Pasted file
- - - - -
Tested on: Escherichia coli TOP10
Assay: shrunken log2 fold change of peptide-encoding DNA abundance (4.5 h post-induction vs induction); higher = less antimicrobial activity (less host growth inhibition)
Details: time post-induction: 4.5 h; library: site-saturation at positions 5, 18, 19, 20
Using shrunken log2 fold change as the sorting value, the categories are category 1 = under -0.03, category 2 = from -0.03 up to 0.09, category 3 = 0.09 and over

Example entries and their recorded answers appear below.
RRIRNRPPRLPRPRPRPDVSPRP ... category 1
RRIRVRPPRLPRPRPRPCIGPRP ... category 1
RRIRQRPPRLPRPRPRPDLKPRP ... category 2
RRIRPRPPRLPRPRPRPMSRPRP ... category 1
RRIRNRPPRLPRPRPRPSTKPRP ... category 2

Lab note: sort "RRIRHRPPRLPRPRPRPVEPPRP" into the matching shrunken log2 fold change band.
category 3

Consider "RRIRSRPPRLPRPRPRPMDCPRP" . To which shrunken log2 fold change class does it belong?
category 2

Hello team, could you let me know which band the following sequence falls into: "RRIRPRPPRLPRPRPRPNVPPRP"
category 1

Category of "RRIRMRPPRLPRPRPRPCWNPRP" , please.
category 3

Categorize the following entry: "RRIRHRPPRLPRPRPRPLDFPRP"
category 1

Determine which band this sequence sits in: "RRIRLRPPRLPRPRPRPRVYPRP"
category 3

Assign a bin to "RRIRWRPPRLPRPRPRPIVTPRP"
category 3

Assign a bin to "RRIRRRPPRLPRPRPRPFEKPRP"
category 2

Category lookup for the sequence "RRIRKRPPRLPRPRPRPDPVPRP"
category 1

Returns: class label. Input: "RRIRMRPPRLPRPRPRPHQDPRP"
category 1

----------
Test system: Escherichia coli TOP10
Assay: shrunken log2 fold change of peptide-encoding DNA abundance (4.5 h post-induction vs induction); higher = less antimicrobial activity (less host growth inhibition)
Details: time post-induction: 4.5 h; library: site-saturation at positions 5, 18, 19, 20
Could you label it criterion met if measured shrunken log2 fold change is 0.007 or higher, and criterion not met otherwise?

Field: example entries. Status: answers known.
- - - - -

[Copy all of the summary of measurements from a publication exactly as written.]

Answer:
Tested on: Escherichia coli TOP10
Assay: shrunken log2 fold change of peptide-encoding DNA abundance (4.5 h post-induction vs induction); higher = less antimicrobial activity (less host growth inhibition)
Details: time post-induction: 4.5 h; library: site-saturation at positions 5, 18, 19, 20
Using shrunken log2 fold change as the sorting value, the categories are category 1 = under -0.03, category 2 = from -0.03 up to 0.09, category 3 = 0.09 and over

Example entries and their recorded answers appear below.
RRIRNRPPRLPRPRPRPDVSPRP ... category 1
RRIRVRPPRLPRPRPRPCIGPRP ... category 1
RRIRQRPPRLPRPRPRPDLKPRP ... category 2
RRIRPRPPRLPRPRPRPMSRPRP ... category 1
RRIRNRPPRLPRPRPRPSTKPRP ... category 2

Lab note: sort "RRIRHRPPRLPRPRPRPVEPPRP" into the matching shrunken log2 fold change band.
category 3

Consider "RRIRSRPPRLPRPRPRPMDCPRP" . To which shrunken log2 fold change class does it belong?
category 2

Hello team, could you let me know which band the following sequence falls into: "RRIRPRPPRLPRPRPRPNVPPRP"
category 1

Category of "RRIRMRPPRLPRPRPRPCWNPRP" , please.
category 3

Categorize the following entry: "RRIRHRPPRLPRPRPRPLDFPRP"
category 1

Determine which band this sequence sits in: "RRIRLRPPRLPRPRPRPRVYPRP"
category 3

Assign a bin to "RRIRWRPPRLPRPRPRPIVTPRP"
category 3

Assign a bin to "RRIRRRPPRLPRPRPRPFEKPRP"
category 2

Category lookup for the sequence "RRIRKRPPRLPRPRPRPDPVPRP"
category 1

Returns: class label. Input: "RRIRMRPPRLPRPRPRPHQDPRP"
category 1

----------
Test system: Escherichia coli TOP10
Assay: shrunken log2 fold change of peptide-encoding DNA abundance (4.5 h post-induction vs induction); higher = less antimicrobial activity (less host growth inhibition)
Details: time post-induction: 4.5 h; library: site-saturation at positions 5, 18, 19, 20
Could you label it criterion met if measured shrunken log2 fold change is 0.007 or higher, and criterion not met otherwise?

Field: example entries. Status: answers known.